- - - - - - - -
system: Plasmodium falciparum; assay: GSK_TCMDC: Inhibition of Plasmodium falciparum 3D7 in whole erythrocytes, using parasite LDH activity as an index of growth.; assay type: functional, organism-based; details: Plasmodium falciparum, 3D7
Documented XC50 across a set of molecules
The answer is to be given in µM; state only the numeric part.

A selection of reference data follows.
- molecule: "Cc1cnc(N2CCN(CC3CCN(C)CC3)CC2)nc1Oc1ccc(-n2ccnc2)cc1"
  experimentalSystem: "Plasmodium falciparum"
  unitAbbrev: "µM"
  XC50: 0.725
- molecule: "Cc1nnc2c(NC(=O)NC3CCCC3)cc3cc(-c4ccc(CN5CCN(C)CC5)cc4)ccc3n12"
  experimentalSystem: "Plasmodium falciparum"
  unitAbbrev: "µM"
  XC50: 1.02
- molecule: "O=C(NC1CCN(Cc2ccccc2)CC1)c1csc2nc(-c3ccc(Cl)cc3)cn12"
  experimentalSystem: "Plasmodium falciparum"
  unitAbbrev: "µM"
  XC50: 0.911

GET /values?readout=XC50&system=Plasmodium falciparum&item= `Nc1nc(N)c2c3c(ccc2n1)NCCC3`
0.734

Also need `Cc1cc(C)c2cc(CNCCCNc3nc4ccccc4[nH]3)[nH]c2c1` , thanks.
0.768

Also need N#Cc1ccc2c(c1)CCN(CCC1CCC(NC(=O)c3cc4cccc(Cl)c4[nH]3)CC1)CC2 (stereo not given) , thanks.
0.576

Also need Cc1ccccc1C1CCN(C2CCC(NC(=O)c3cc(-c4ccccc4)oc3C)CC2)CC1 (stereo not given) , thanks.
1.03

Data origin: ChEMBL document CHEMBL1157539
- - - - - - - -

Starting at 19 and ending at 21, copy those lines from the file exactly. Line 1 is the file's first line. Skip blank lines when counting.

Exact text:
Also need `Cc1cc(C)c2cc(CNCCCNc3nc4ccccc4[nH]3)[nH]c2c1` , thanks.
0.768

Also need N#Cc1ccc2c(c1)CCN(CCC1CCC(NC(=O)c3cc4cccc(Cl)c4[nH]3)CC1)CC2 (stereo not given) , thanks.